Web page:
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No. 1 Indiana gets stronger with 2 freshmen back

No. 1 Indiana gets stronger with 2 freshmen back

INDIANAPOLIS (AP) No. 1 Indiana, which has been playing short-handed all season, is getting reinforcements.

On Saturday, 6-foot-8 forward Hanner Mosquera-Perea and 7-foot center Peter Jurkin are expected to make their college debuts after completing an NCAA-imposed nine-game suspension. All the Hoosiers have to do now is figure out how to work the two freshmen into the lineup against in-state rival Butler.

``I think it's going to be sort of a game feel,'' Indiana associate head coach Steve McClain said. ``I think coach (Tom Crean) has an idea in his mind of how he wants to do this.''

He's just not saying what it is.

It's not as if the Hoosiers (9-0) need more help. They lead the nation in scoring (89.1 points) and victory margin (plus-31.7). They are fourth nationally in rebound differential (plus-13.8) and field-goal percentage (51.5). They even lead the Big Ten in defensive field-goal percentage (35.3) and defensive 3-point percentage (26.4) and have won every game by double digits.

Still, things were starting to get thin on the front line.

Derek Elston, a 6-foot-9 senior forward, had surgery Oct. 26 for a torn meniscus in his left knee and though his recovery is going well, he isn't expected back until after Christmas. Last week, sophomore forward Austin Etherington went down with a season-ending fractured left kneecap.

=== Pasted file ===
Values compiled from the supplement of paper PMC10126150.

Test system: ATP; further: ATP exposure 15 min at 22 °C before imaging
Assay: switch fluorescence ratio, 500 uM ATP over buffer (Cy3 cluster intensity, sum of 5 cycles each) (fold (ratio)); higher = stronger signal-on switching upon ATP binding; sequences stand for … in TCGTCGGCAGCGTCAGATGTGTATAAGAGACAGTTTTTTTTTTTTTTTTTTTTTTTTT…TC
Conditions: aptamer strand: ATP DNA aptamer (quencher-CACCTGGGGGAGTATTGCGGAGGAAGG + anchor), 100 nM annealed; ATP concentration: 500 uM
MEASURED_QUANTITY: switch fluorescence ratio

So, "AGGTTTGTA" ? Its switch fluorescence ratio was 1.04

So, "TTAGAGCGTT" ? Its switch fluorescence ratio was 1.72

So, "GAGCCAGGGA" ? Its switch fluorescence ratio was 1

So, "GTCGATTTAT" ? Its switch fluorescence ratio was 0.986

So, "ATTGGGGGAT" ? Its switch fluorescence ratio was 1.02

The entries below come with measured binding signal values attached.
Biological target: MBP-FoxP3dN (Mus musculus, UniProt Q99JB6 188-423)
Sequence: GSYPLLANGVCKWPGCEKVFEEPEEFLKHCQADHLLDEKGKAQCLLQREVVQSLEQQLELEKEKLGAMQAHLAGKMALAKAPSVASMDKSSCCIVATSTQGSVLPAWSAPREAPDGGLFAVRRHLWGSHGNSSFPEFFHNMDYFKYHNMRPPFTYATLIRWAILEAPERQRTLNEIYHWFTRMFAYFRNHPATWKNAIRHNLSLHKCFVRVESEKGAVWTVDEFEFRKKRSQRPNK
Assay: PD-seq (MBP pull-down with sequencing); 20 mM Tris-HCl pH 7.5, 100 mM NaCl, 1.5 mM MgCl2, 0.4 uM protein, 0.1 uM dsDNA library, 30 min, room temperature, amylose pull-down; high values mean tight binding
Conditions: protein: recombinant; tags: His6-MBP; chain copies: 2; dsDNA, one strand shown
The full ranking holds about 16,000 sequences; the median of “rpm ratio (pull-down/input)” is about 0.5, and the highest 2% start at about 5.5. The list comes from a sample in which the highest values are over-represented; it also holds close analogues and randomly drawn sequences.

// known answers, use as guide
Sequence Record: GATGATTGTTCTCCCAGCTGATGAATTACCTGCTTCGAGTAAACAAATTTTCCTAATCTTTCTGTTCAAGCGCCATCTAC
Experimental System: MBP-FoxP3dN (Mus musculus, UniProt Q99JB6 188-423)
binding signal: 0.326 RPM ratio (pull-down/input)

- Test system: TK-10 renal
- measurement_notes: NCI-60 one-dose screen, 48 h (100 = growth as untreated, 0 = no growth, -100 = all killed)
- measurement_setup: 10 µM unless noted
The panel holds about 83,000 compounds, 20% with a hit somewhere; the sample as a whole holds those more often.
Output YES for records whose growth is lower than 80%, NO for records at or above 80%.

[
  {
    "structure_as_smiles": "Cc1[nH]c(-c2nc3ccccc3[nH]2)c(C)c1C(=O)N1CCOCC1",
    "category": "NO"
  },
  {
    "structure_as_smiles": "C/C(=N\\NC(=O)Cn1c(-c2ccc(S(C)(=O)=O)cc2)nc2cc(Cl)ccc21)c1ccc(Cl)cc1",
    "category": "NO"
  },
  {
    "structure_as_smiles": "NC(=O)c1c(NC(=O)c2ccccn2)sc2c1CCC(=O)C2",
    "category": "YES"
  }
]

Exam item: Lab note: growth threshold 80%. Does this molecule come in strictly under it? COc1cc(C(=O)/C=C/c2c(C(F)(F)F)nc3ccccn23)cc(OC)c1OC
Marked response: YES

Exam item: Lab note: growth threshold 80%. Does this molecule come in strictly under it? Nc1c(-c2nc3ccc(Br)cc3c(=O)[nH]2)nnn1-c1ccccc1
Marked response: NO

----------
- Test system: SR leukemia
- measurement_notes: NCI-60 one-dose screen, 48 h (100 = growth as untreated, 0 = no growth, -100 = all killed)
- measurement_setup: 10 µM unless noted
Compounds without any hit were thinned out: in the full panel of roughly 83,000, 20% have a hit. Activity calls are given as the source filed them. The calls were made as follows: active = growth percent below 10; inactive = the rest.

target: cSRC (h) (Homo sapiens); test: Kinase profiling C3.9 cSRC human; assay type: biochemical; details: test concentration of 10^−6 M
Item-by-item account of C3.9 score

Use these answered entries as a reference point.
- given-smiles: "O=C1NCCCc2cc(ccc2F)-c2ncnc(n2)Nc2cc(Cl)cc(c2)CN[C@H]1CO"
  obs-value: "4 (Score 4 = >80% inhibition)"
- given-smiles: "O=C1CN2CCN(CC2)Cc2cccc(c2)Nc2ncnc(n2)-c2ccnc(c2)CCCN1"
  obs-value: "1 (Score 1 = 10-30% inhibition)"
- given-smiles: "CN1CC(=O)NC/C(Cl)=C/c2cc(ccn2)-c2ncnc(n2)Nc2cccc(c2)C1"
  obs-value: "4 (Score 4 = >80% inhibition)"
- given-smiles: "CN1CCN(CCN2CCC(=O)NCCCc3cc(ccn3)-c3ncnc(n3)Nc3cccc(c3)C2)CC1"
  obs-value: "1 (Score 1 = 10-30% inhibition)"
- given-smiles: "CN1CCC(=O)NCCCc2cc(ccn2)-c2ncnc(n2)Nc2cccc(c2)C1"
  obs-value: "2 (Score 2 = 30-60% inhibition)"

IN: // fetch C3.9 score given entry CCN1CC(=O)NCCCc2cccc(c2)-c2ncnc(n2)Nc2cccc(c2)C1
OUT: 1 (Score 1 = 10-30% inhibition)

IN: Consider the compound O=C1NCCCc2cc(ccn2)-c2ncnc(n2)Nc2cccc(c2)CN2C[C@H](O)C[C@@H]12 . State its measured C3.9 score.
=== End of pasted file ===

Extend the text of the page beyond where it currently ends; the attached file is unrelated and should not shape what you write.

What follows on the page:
So getting the two freshmen back now will help at this weekend's Crossroads Classic, a double-header featuring Indiana's four best-known basketball programs - the Hoosiers, two-time national runner-up Butler and two more NCAA tourney regulars, No. 22 Notre Dame and Purdue.

Mosquera-Perea and Jurkin were ordered to sit last month by the NCAA, which determined the two had accepted improper benefits from their AAU coach, Mark Adams. He provided them with $9,702 and $6,003 in plane tickets, meals, housing, a laptop computer, a cellphone and clothing. Mosquera-Perea was told to pay back approximately $1,590 and Jurkin $250.

The NCAA said both players were qualified to receive the benefits from AHOPE, the nonprofit organization Adams uses to help international players obtain travel documents and cover travel costs to the U.S. The problem was that Adams also was considered an Indiana booster because he donated $185 to the Varsity Club from 1986-92, and boosters cannot provide benefits to players.

Now that they are with the team, it won't be as simple as just plugging Mosquera-Perea and Jurkin into a lineup that revolves around national player of the year candidate Cody Zeller. McClain said it may take a little time to figure it all out.

``Peter is a shot-blocker with length whereas Hanner is a shot-blocker who can step out on the perimeter and guard a perimeter player,'' McClain said. ``They both can rebound on a high level, so they bring a lot to the table.''

For the Bulldogs, it's another opportunity to slay a basketball behemoth in front of a national television audience.

Butler (7-2) captivated the nation by becoming the first school in Indiana's storied history to reach back-to-back championship games in 2010 and 2011, and the Bulldogs are up to their old tricks again. The Bulldogs have won four straight, five straight at Bankers Life Fieldhouse and have already beaten Marquette, North Carolina and Northwestern as rumors have spread that they may be looking to leave the Atlantic 10 and join a new conference with Marquette and other former Big East schools.